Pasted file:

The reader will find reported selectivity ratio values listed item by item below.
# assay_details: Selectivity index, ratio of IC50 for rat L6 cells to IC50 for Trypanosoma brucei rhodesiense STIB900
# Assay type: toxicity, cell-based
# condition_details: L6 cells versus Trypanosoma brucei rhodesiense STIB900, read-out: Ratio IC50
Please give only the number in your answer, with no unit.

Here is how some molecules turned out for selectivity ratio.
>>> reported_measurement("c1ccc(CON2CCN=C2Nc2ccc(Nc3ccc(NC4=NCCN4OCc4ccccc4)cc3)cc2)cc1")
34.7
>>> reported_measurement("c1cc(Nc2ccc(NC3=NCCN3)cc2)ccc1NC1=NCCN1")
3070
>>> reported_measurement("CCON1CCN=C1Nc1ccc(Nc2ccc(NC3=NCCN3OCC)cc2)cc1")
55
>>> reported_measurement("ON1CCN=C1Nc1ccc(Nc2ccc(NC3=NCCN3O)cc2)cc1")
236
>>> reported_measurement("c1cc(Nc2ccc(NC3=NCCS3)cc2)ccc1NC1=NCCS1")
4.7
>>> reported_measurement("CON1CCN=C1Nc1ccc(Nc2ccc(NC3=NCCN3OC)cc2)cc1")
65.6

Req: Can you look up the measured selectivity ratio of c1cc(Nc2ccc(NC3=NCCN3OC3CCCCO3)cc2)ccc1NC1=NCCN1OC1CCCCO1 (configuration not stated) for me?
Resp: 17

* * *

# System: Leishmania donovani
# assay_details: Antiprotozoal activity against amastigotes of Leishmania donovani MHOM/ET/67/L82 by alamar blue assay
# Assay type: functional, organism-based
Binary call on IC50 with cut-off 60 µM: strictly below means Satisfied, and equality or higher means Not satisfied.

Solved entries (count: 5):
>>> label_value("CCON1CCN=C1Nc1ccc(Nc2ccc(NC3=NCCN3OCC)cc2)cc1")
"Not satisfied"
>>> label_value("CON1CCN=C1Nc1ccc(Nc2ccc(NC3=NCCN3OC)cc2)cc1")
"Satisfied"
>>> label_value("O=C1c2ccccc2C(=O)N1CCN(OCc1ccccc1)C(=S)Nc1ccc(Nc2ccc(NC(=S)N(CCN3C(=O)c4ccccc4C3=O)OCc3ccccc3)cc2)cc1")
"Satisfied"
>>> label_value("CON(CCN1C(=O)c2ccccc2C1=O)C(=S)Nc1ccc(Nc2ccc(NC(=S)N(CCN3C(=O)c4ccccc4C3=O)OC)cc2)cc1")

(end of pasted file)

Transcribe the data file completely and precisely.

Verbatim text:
The reader will find reported selectivity ratio values listed item by item below.
# assay_details: Selectivity index, ratio of IC50 for rat L6 cells to IC50 for Trypanosoma brucei rhodesiense STIB900
# Assay type: toxicity, cell-based
# condition_details: L6 cells versus Trypanosoma brucei rhodesiense STIB900, read-out: Ratio IC50
Please give only the number in your answer, with no unit.

Here is how some molecules turned out for selectivity ratio.
>>> reported_measurement("c1ccc(CON2CCN=C2Nc2ccc(Nc3ccc(NC4=NCCN4OCc4ccccc4)cc3)cc2)cc1")
34.7
>>> reported_measurement("c1cc(Nc2ccc(NC3=NCCN3)cc2)ccc1NC1=NCCN1")
3070
>>> reported_measurement("CCON1CCN=C1Nc1ccc(Nc2ccc(NC3=NCCN3OCC)cc2)cc1")
55
>>> reported_measurement("ON1CCN=C1Nc1ccc(Nc2ccc(NC3=NCCN3O)cc2)cc1")
236
>>> reported_measurement("c1cc(Nc2ccc(NC3=NCCS3)cc2)ccc1NC1=NCCS1")
4.7
>>> reported_measurement("CON1CCN=C1Nc1ccc(Nc2ccc(NC3=NCCN3OC)cc2)cc1")
65.6

Req: Can you look up the measured selectivity ratio of c1cc(Nc2ccc(NC3=NCCN3OC3CCCCO3)cc2)ccc1NC1=NCCN1OC1CCCCO1 (configuration not stated) for me?
Resp: 17

* * *

# System: Leishmania donovani
# assay_details: Antiprotozoal activity against amastigotes of Leishmania donovani MHOM/ET/67/L82 by alamar blue assay
# Assay type: functional, organism-based
Binary call on IC50 with cut-off 60 µM: strictly below means Satisfied, and equality or higher means Not satisfied.

Solved entries (count: 5):
>>> label_value("CCON1CCN=C1Nc1ccc(Nc2ccc(NC3=NCCN3OCC)cc2)cc1")
"Not satisfied"
>>> label_value("CON1CCN=C1Nc1ccc(Nc2ccc(NC3=NCCN3OC)cc2)cc1")
"Satisfied"
>>> label_value("O=C1c2ccccc2C(=O)N1CCN(OCc1ccccc1)C(=S)Nc1ccc(Nc2ccc(NC(=S)N(CCN3C(=O)c4ccccc4C3=O)OCc3ccccc3)cc2)cc1")
"Satisfied"
>>> label_value("CON(CCN1C(=O)c2ccccc2C1=O)C(=S)Nc1ccc(Nc2ccc(NC(=S)N(CCN3C(=O)c4ccccc4C3=O)OC)cc2)cc1")